Get Task & Purpose in your inbox
Fitzgerald, McCain Commanders To Face Homicide Charges For Deadly Collisions
The former commanders of the two Navy destroyers involved in separate crashes last year that killed 17 sailors will face charges of negligent homicide, the Navy said Tuesday.
Cmdr. Bryce Benson, who commanded the USS Fitzgerald, and Cmdr. Alfredo Sanchez, former commander of the USS John S. McCain, are also being charged with dereliction of duty and “hazarding a vessel,” a Navy statement said.
Two lieutenants and one lieutenant junior grade from the Fitzgerald are facing similar charges. The Navy did not name those officers being charged.
In addition, one charge of dereliction of duty was preferred and is pending referral to a forum for a chief petty officer who was aboard the McCain.
The decision to seek charges was made by Adm. Frank Caldwell, who was designated as the Consolidated Disposition Authority last year by Adm. John Richardson, chief of naval operations.
“Additional administrative actions are being conducted for members of both crews including non-judicial punishment for four Fitzgerald and four John S. McCain crewmembers,” the Navy said.
Last year was a disastrous one for the Navy.
On Jan. 31, the USS Antietam ran aground near Yokosuka Naval Base, Japan, and leaked more than 1,000 gallons of hydraulic fluid into Tokyo Bay. The ship’s commanding officer was relieved of command in March.
The USS Lake Champlain collided with a South Korean fishing boat in May near the east coast of the Korean peninsula.
No one was injured in those incidents.
Then, on June 17, the Fitzgerald crashed into a civilian merchant ship about 60 miles southwest of Yokosuka, killing seven sailors. The ship’s commanding officer, executive officer and command master chief were relieved two months later.
On Aug. 21, the McCain collided with an oil tanker near Singapore, leaving 10 sailors dead.
Tugboats from Singapore assist the Guided-missile destroyer USS John S. McCain (DDG 56) as it steers towards Changi Naval Base, Republic of Singapore following a collision with the merchant vessel Alnic MC while underway east of the Straits of Malacca and Singapore on Aug. 21.U.S. Navy/Mass Communication Specialist 3rd Class Madailein Abbott
In September, the Navy relieved Task Force 70 commander Rear Adm. Charles Williams and Destroyer Squadron 15 commander Capt. Jeffrey Bennett due to loss of confidence.
The Navy began a comprehensive review of its training, manning and procedures after the two deadly crashes. The review’s many recommendations included improving training on seamanship, navigational skills and equipment aboard ships, as well as reducing fatigue and stress among sailors and officers.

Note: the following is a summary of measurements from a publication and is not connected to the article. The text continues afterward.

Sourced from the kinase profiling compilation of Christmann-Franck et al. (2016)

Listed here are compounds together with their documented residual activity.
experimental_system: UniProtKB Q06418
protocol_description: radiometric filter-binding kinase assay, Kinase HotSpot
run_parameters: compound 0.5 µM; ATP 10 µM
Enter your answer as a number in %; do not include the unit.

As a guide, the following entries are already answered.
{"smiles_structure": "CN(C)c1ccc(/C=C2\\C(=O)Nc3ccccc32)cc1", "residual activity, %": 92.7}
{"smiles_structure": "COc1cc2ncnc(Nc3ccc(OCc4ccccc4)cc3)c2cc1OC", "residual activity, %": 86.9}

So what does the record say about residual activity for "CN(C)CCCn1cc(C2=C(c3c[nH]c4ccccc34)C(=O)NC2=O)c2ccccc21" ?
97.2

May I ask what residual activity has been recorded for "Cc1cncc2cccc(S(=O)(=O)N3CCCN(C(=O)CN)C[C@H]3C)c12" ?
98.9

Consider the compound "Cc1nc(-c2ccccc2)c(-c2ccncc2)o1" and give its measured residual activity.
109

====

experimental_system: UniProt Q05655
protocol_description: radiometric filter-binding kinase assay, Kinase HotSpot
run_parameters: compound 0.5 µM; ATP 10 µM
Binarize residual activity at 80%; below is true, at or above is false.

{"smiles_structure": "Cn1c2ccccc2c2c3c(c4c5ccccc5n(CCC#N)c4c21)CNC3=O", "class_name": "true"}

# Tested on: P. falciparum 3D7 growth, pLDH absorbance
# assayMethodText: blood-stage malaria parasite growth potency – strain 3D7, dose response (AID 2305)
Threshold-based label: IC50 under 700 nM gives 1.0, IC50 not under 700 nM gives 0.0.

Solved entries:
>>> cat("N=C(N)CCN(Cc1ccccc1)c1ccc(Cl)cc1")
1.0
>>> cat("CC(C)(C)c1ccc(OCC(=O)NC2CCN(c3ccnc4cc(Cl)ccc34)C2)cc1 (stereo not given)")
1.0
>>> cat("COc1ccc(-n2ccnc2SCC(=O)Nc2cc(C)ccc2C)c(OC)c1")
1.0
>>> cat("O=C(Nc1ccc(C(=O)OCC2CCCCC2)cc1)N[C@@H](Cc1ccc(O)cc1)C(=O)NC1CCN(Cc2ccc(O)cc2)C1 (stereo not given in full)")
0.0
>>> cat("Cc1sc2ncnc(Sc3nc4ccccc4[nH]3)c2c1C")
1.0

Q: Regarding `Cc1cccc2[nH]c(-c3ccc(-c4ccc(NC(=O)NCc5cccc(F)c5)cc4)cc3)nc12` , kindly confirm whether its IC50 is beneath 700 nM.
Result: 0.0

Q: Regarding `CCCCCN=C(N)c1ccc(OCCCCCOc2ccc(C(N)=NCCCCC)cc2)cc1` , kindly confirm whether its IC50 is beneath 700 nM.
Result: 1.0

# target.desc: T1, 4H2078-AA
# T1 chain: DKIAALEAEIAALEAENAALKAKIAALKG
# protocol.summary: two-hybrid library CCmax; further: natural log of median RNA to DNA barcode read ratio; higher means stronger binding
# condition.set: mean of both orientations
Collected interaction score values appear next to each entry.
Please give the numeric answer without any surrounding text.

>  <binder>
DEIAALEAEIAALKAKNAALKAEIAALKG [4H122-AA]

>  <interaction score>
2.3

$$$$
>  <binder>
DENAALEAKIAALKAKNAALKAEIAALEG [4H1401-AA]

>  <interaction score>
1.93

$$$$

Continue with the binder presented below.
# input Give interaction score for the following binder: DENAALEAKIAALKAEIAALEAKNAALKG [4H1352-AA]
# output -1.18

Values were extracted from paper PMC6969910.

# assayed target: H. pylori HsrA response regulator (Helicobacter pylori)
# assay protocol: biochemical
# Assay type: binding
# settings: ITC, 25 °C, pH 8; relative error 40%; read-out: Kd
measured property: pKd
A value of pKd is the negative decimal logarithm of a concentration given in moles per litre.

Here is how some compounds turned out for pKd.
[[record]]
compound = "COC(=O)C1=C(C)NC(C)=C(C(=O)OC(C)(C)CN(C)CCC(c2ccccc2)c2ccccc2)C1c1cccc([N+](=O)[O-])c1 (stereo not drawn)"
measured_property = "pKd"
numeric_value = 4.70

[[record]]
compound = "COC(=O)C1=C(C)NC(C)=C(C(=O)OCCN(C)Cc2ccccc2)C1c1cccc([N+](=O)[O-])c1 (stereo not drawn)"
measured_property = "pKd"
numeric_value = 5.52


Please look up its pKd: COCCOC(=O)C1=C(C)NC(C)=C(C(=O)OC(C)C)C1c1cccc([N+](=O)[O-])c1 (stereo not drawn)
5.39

During a news conference in November, Richardson said the Fitzgerald and McCain collisions were “preventable.”
“The causes for the collisions included a failure to plan for safety, failure to adhere to sound navigational practices, failure to execute basic watch-standing principles, failure to properly use available navigation tools, failure to respond deliberately and effectively when in extremist of collision, a loss of situational awareness and high traffic density, failure to follow the international rules of the road and for John S. McCain, insufficient knowledge and proficiency of the ship’s steering system.”
The Navy’s investigative report said that many of the decisions leading to the Fitzgerald crash were the result of poor judgment and decision-making by the commanding officer.
“That said, no single person bears full responsibility for this incident. The crew was unprepared for the situation in which they found themselves through a lack of preparation, ineffective command and control, and deficiencies in training and preparations for navigation," the report said.
©2018 the Stars and Stripes. Distributed by Tribune Content Agency, LLC.
Search efforts are underway to find a West Point cadet, who has gone missing along with his M4 carbine, the U.S. Military Academy announced on Sunday.
"There is no indication the Cadet poses a threat to the public, but he may be a danger to himself," a West Point news release says.
Academy officials do not believe the missing cadet has access to any magazines or ammunition, according to the news release, which did not identify the cadet, who is a member of the Class of 2021.
Three soldiers were killed and another three injured when their Bradley Fighting Vehicle rolled over during a training exercise at Fort Stewart in Georgia on Sunday morning, Army officials announced.
KABUL (Reuters) - U.S. Defense Secretary Mark Esper arrived in Afghanistan on Sunday in a bid to bring talks with the Taliban back on track after President Donald Trump abruptly broke off negotiations last month seeking to end the United States' longest war.
Esper's trip to Kabul comes amid questions about the United States' commitments to allies after a sudden withdrawal of U.S. troops from northeastern Syria and Trump's long-time desire to get out of foreign engagements.
Mark Esper is the third person after James Mattis and Patrick Shanahan to helm the Pentagon since Donald Trump became president, and he's apparently not making much of an impression on the commander-and-chief.
On Sunday, Trump sent a very real tweet on "Secretary Esperanto," which is either a reference to a constructed international language developed more than 130 years ago and only spoken on the PA system in Gattaca or an egregious instance of autocorrect.
This rifle could be a dark horse candidate for the Army's next-generation squad weapon — and you can snag one next year
The Army says it's settled on three defense contractors to battle it out to become the service's M4 carbine and M249 Squad Automatic Weapon replacements, but at least one other company is hoping that a bit of consumer approval could help upset the competition.